I had the luxury of reclaiming my gaming time over this year’s summer holiday. After being out from the field for five years from the last RPG boom in PS2 to the rise of next-gen handheld, I had been severely behind the major titles. As such, I’d decided to instead wrapping up unfinished business before moving on conquering new lands. I first played the GBA version of Riviera in an emulator way back around 2008, got as far as the sixth of seven chapter before quitting due to accidental deletion of my save data. Now, seven years after, I’m four chapters in the PSP version.
Riviera is one of those quirky games in my compendium, the niche, oddly-charming games in contrast of those AAAs like Final Fantasy, Kingdom Hearts, or Tales of. Sitting alongside it is my other understated favorite Rhapsody (aka Marl Oukoku no Ningyou Hime). It’s fun, coloful, light, and humorous, an aversion to the mass despite being also totally stereotypical. The type that can be utterly addictive to extremely annoying.
The battle of the gods, Ragnarok, took place a long time ago. Utgard suffered major defeat and now a part of Asgard. Riviera, a place inhabited by Sprites, now overrun in demons and suffered the fate of being in the crossfire of the messy political warfare of Asgard. The Magis of Asgard created and summoned the Grim Angels to destroy Riviera, a solution they thought fit. Ursula, the protector of Riviera, saw hesitation in the heart of Grim Angel Ein (Echtel in JP). She erased his memory and had him awakened in a village in Riviera, to let him know that the land definitely worth saving…
Yeah, your standard save-the-world story. In Ein’s happy bunch are six girls each with different abilities and personalities, and like Thousand Arms it’s your choice as a player to save the day and woo the girl of your choice. Typical harem JRPG? Nah, that’s where normal ends and everything’s turned around. For starter, Riviera does away all mechanics you would usually expect. There is no level up, no monetary system, no random encounters (in fact, all battles are scripted) and the game limits you to fifteen kinds of items in one time (including equips). All are to be equipped in battle and last for that battle only, so you have to bring and equip said item in the next brawl if you insist.
Story-wise, it’s ridiculously linear to the point that all place aside of the HQ village is one-time visit. Every dungeon is made to ensure the farthest you can backtrack is two or three screens. Yet, you can play it multiple times and had things go differently than you had before. This is where Riviera truly shines and completionists get their prides handed on a silver platter (no). Six different endings, abundance of character interactions, numerous extra scenes, cornucopia of collectible items, there are more options than one could possibly hope for and most of them actually matter. Do you want to check the ground before moving on? Oh sigh, a hole! Falling off and not bothering give you different path. Seeing and not seeing the Spring scene yield you different CG. Searching the rubbles on your own or asking your party member to do so give you different Key Items. Even choices made for mundane comments are written so each response is worth reading. I used to play with three to seven save states at once and juggling them all to get the most of one playthrough. The message is clear: life is full of choices, you can’t get everything, and there’s no wrong path to explore. Kinda get one to muse on the different turning points IRL.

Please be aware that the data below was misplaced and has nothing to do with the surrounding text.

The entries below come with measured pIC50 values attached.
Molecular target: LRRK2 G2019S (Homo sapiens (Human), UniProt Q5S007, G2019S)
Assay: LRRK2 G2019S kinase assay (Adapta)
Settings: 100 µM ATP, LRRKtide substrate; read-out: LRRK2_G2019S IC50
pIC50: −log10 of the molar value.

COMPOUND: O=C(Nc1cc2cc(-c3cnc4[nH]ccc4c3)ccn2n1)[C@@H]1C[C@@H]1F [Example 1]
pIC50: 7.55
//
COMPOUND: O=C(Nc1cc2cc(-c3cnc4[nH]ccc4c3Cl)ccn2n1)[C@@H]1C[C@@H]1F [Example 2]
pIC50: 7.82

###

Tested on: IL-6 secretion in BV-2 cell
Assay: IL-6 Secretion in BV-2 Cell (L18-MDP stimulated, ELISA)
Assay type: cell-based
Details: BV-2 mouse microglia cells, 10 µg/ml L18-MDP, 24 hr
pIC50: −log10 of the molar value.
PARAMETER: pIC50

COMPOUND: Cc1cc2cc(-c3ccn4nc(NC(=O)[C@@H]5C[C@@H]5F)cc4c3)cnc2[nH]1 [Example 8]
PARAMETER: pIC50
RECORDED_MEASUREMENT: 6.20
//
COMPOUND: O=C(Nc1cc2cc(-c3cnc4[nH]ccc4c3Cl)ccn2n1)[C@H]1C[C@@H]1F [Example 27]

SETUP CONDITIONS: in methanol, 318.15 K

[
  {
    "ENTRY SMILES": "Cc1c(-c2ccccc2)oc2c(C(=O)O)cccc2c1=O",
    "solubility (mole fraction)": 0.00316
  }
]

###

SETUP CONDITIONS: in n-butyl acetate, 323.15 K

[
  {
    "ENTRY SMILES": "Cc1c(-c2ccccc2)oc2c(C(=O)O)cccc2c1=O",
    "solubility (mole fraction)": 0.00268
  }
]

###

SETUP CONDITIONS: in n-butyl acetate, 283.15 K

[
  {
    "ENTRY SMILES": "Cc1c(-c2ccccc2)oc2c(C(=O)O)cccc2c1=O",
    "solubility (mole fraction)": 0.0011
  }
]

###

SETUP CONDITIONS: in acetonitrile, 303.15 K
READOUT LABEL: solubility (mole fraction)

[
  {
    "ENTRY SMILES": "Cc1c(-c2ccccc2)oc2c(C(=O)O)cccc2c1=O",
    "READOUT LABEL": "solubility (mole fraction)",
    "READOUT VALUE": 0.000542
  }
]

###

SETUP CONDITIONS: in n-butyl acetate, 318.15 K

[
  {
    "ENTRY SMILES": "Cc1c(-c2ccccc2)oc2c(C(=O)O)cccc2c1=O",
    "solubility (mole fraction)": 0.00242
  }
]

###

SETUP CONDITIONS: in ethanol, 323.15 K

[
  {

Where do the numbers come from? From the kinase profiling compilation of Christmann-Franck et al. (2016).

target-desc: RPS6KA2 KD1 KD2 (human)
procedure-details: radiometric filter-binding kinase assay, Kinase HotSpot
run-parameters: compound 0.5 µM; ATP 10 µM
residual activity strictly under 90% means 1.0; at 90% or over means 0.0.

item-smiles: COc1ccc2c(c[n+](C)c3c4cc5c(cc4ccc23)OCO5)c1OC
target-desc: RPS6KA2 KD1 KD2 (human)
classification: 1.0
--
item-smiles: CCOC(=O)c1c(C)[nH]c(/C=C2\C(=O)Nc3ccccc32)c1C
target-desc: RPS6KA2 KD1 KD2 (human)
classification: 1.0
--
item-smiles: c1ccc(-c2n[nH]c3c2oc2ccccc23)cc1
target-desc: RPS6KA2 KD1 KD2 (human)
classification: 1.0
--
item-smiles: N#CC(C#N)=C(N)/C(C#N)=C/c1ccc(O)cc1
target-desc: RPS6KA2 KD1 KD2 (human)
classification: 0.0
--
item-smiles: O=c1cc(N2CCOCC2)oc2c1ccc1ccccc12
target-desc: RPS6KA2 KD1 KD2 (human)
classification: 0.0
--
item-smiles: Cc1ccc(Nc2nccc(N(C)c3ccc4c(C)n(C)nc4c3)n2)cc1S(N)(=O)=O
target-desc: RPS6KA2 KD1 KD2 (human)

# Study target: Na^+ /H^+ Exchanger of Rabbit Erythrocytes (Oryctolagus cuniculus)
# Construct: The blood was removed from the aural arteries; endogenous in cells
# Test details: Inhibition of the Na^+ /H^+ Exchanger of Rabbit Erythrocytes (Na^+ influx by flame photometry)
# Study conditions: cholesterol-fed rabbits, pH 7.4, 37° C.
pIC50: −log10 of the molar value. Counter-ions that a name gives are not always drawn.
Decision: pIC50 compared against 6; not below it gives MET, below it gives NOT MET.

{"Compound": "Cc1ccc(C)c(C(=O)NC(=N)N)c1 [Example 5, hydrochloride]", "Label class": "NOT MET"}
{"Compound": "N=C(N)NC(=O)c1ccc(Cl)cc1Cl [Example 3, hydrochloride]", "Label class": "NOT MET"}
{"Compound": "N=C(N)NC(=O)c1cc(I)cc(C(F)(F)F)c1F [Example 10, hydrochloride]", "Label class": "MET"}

All members of the harem are surprisingly likable, both in and out of battle. The system is balanced enough so everyone can be useful at some point, and in most cases you can just use whoever you like. The many, many interactions allow each character to be fleshed out. The story may be grim, but the group definitely has talent to be part in comedy show if they give up adventuring. Again, reminisce of Marl Oukoku series. Drink everytime you feel like facepalming and before one chapter is up you may have the ambulance ready. Two times I play, I never aim for anyone specific. Anyone is good.
Well, not all sunshine and daisies though. As the exchange, the NPCs are bland. Not in sprites, where the party suffers a much shoddier job, but they had no progression or anything. They’re basically just there so you can obtain items and subquests. Also, the game’s inventory management mechanic being what it is, there are too much interesting but useless items in the roster. Also due to the battle system, healing is almost unneeded, marring Fia quite a bit.
If you need a breather from the overarching conspiracy and development hell, take a look at Riviera. It’s the first entry to Sting’s Dept Heaven series, but even among them it’s decidedly easier and lighter. You do not have to know or play the other titles in order to enjoy this.
“The angelic plume shall be the knife of justice.